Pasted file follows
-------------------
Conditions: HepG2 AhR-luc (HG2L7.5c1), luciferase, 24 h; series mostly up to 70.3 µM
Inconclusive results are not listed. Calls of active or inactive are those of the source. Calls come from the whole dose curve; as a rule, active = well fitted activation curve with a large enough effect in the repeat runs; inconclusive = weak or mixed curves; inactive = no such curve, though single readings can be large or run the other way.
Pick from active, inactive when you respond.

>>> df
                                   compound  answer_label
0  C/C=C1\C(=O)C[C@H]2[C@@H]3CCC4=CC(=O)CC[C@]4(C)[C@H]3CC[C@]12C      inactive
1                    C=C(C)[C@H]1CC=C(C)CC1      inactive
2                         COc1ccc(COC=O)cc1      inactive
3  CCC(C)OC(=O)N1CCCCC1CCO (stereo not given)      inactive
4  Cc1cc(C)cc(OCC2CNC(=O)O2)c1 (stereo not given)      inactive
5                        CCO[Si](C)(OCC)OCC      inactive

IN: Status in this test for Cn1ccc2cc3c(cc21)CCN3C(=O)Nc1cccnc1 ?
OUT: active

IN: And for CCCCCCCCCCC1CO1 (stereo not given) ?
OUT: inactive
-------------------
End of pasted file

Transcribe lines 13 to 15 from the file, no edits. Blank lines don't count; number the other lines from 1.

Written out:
OUT: active

IN: And for CCCCCCCCCCC1CO1 (stereo not given) ?
OUT: inactive